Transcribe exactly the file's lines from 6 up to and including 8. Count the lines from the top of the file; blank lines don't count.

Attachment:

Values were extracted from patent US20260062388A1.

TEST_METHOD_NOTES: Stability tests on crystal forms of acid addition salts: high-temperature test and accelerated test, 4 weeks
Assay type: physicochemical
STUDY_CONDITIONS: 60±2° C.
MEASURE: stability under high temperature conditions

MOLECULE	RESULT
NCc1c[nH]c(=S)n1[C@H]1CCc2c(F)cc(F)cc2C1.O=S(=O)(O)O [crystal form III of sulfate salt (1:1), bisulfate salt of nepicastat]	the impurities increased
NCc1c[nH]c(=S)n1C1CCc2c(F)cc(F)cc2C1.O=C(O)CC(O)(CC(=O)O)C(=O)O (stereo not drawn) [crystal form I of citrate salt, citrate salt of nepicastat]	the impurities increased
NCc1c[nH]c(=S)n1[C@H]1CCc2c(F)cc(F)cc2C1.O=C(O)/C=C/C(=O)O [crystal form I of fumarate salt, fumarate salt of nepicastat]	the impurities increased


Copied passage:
MOLECULE	RESULT
NCc1c[nH]c(=S)n1[C@H]1CCc2c(F)cc(F)cc2C1.O=S(=O)(O)O [crystal form III of sulfate salt (1:1), bisulfate salt of nepicastat]	the impurities increased
NCc1c[nH]c(=S)n1C1CCc2c(F)cc(F)cc2C1.O=C(O)CC(O)(CC(=O)O)C(=O)O (stereo not drawn) [crystal form I of citrate salt, citrate salt of nepicastat]	the impurities increased